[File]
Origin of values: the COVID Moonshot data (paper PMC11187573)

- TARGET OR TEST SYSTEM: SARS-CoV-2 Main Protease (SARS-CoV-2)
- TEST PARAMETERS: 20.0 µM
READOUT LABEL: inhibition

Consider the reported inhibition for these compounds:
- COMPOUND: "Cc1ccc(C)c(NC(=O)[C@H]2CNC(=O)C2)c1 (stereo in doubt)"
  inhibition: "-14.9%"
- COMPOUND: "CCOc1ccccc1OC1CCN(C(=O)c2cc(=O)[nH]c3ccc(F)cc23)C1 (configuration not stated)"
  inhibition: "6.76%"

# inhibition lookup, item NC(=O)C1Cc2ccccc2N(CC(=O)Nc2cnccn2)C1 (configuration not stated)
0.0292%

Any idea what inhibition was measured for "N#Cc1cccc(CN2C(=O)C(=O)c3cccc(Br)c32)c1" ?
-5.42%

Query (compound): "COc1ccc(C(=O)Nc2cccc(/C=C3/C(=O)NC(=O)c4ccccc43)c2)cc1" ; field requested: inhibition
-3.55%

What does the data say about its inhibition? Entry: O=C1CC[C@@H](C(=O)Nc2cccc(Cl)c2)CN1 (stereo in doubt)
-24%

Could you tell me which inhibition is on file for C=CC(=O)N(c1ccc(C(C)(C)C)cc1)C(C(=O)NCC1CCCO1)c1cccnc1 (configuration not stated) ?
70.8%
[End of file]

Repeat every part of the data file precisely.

Origin of values: the COVID Moonshot data (paper PMC11187573)

- TARGET OR TEST SYSTEM: SARS-CoV-2 Main Protease (SARS-CoV-2)
- TEST PARAMETERS: 20.0 µM
READOUT LABEL: inhibition

Consider the reported inhibition for these compounds:
- COMPOUND: "Cc1ccc(C)c(NC(=O)[C@H]2CNC(=O)C2)c1 (stereo in doubt)"
  inhibition: "-14.9%"
- COMPOUND: "CCOc1ccccc1OC1CCN(C(=O)c2cc(=O)[nH]c3ccc(F)cc23)C1 (configuration not stated)"
  inhibition: "6.76%"

# inhibition lookup, item NC(=O)C1Cc2ccccc2N(CC(=O)Nc2cnccn2)C1 (configuration not stated)
0.0292%

Any idea what inhibition was measured for "N#Cc1cccc(CN2C(=O)C(=O)c3cccc(Br)c32)c1" ?
-5.42%

Query (compound): "COc1ccc(C(=O)Nc2cccc(/C=C3/C(=O)NC(=O)c4ccccc43)c2)cc1" ; field requested: inhibition
-3.55%

What does the data say about its inhibition? Entry: O=C1CC[C@@H](C(=O)Nc2cccc(Cl)c2)CN1 (stereo in doubt)
-24%

Could you tell me which inhibition is on file for C=CC(=O)N(c1ccc(C(C)(C)C)cc1)C(C(=O)NCC1CCCO1)c1cccnc1 (configuration not stated) ?
70.8%